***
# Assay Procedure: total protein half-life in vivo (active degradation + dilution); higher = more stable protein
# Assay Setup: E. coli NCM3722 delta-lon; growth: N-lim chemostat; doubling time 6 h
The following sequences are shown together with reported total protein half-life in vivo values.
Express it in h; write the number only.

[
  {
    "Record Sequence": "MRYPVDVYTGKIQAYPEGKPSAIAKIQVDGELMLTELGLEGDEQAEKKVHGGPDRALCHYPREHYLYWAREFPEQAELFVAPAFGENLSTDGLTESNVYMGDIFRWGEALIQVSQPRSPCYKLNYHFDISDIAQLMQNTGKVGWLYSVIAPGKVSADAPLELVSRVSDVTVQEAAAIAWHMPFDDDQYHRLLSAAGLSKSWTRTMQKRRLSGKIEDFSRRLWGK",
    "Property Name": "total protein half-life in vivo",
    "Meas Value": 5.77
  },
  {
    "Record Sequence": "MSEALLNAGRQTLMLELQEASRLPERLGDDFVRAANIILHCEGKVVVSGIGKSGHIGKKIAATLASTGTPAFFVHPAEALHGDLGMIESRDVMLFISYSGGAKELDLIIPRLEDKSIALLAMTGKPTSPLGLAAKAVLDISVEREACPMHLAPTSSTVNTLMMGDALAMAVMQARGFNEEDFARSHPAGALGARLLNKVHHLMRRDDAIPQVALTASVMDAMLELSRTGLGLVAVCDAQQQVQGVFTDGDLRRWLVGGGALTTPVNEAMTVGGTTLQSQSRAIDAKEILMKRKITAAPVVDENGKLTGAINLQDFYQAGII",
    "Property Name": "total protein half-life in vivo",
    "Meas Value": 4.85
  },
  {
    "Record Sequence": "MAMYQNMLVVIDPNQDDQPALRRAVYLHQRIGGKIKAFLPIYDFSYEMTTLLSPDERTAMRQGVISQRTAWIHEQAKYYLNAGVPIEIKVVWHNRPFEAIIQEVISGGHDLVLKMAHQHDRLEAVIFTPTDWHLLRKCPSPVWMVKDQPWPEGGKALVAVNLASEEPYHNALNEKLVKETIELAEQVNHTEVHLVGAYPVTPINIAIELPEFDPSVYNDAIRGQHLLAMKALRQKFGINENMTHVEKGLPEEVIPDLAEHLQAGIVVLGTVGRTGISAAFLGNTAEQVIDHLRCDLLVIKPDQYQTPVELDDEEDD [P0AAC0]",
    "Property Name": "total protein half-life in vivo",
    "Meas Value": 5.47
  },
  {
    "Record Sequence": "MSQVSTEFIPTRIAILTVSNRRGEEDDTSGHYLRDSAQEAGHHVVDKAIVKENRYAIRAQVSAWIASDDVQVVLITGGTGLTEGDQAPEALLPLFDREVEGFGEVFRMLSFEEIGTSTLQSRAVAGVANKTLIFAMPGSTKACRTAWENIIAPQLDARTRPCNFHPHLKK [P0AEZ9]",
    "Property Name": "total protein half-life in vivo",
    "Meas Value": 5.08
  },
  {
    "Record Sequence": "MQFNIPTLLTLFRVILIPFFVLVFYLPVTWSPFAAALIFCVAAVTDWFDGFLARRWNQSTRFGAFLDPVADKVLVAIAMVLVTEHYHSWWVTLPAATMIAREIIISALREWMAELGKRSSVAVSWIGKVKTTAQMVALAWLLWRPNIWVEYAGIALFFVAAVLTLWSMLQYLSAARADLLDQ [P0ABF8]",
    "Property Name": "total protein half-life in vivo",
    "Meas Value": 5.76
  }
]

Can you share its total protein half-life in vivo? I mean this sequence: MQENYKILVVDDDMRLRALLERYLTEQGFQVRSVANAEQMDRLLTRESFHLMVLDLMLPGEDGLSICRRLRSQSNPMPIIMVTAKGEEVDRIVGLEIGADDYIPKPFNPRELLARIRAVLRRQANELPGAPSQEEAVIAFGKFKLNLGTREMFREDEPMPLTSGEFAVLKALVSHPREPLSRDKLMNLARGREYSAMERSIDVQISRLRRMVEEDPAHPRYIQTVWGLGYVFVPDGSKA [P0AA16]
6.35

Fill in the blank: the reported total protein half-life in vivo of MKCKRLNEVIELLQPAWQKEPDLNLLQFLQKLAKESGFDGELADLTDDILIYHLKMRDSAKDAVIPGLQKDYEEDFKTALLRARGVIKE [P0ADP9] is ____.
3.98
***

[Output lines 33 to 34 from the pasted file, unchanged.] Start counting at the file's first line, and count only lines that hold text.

6.35

Fill in the blank: the reported total protein half-life in vivo of MKCKRLNEVIELLQPAWQKEPDLNLLQFLQKLAKESGFDGELADLTDDILIYHLKMRDSAKDAVIPGLQKDYEEDFKTALLRARGVIKE [P0ADP9] is ____.